Policing Party Conferences

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One final thing I have to say about the party conferences this year, and this is not a partisan point, is the state of policing at the various party conferences this year.

At the Lib Dem conference, as usual, the police were almost non-existent. No great surprise there as the party is simply not a target. Indeed, even the Brighton & Hove Albion FC fans didn’t bother to show up this year and shout rude things about David Bellotti.

In Bournemouth, the police surrounding Labour conference was a severe case of overkill but, as a leafletter, I have few complaints. Yes, they mucked us about a little on the Sunday morning as they dithered over where to allow people to hand out flyers, but all of that was sorted over about 30 minutes. They were friendly and courteous throughout.

Blackpool was a different story however. To start with, they kept away anyone without a conference pass so they couldn’t even flyer. This included the ubiquitous anti-cigarette man who for much of the week was forced to shout at the other side of the street. They kept hassling people for the so-called crime of leaving their bags to one side as they handed out flyers. This was justified on the basis that people could hide dangerous devices amongst it while the owners weren’t looking. But any terrorist worth his or her salt would simply take advantage of the dozens of traffic cones that the police themselves had insisted on scattering everywhere.

The worst day was Tuesday. Overnight, and for no apparent reason, they massively stepped up security around the Winter Gardens. Suddenly, you weren’t allowed within 100 metres of the entrance without a pass. There were mounted police everywhere, despite the fact that there were no demonstrators, no crowds and no expectation of them. People with press passes were suddenly told they were not allowed to use the main entrance and had to round the back.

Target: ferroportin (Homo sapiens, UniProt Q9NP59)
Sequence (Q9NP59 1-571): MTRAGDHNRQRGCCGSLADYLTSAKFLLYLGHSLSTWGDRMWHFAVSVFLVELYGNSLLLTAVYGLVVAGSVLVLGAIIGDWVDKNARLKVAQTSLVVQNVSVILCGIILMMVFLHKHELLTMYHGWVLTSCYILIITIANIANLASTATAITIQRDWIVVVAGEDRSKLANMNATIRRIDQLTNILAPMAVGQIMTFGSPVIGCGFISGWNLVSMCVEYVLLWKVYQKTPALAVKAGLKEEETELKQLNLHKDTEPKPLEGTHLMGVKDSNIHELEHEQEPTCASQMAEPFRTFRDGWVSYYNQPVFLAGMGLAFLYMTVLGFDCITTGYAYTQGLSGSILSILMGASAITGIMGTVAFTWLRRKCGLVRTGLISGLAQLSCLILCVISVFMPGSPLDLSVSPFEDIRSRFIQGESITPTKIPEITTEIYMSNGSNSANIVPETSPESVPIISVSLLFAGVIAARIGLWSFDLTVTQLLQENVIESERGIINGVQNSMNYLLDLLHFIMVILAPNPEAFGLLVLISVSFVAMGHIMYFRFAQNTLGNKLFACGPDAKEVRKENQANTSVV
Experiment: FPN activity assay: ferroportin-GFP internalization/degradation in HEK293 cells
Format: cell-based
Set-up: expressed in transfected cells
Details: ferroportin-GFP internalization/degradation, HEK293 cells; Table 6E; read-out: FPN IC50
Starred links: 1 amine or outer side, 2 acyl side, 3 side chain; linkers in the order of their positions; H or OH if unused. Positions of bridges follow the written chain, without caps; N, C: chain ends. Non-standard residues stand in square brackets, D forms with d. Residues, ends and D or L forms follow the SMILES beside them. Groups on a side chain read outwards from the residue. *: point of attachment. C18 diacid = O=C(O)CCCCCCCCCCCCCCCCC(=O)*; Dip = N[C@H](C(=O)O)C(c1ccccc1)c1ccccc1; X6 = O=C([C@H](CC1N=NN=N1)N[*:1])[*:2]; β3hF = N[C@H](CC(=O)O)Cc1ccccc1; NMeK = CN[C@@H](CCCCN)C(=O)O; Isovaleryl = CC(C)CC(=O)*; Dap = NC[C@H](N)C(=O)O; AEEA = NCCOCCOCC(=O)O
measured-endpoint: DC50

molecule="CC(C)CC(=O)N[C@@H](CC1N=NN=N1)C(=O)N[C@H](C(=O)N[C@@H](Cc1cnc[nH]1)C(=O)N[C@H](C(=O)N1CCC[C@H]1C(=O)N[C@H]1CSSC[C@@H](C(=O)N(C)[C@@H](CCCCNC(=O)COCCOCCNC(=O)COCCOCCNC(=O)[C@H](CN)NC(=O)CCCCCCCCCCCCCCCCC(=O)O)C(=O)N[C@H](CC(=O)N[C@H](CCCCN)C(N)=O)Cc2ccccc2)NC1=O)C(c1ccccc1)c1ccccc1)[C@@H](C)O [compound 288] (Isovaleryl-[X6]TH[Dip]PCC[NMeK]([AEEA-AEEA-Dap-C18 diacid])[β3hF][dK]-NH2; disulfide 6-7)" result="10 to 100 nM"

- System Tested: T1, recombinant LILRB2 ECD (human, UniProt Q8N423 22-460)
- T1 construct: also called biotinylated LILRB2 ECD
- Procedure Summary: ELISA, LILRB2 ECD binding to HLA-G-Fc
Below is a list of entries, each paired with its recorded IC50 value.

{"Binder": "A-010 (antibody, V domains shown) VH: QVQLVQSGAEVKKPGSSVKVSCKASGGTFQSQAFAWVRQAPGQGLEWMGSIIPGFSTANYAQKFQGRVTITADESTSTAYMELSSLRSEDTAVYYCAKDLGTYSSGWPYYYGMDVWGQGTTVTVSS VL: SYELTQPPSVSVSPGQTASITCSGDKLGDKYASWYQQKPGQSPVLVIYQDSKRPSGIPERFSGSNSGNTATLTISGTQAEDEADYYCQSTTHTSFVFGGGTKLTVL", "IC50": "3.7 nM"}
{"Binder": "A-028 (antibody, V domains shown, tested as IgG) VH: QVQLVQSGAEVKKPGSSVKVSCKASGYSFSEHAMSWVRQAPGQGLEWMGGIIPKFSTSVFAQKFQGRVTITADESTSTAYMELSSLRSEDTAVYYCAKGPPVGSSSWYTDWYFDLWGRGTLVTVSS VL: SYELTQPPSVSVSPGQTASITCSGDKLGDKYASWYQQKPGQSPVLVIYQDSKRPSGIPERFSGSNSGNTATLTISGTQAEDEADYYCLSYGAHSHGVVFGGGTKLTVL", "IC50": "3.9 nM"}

Myself and a colleague turned up with a big heavy box of materials to hand out only to be told we would have to either carry the box or have it confiscated. In the end, we ended up with a pantomimic routine of holding the materials every time a police officer walked by.

What was worse was that it was clear they were just having a laugh. An officer would come up to me and give me a hard time, walk up the road, have a giggle, and his colleague would come down and do the same again. A lot of the time they couldn’t even keep a straight face. I’m not claiming to be the victim of some major miscarriage of justice, but police harassment is an ugly thing no matter how petty and it was unacceptable.

The last time the Lib Dems were in Blackpool, it was a similar story. They insisted on a number of extravagant security measures which they then told the Home Office were not strictly speaking necessary, therefore leading to the party itself to carry the costs. And then the enforcement was shoddy, to say the least. At the Imperial Hotel, they operated an extremely tight operation at the entrance, but the officers themselves would then leave the fire exits open and unguarded, allowing people to sneak in round the back. It was utterly hopeless.

This was possibly the last time there will ever be a main party conference in Blackpool, at least until they sort out their basic infrastructure (lack of direct trains, the distance between the Winter Gardens and the main hotels, etc). But in case there is one (and unforeseen consequences have a way of forcing parties back – in the case of the Lib Dems in 2005 it was the practicalities of holding a conference at Gateshead just before the Great North Run), they need to get their act together.

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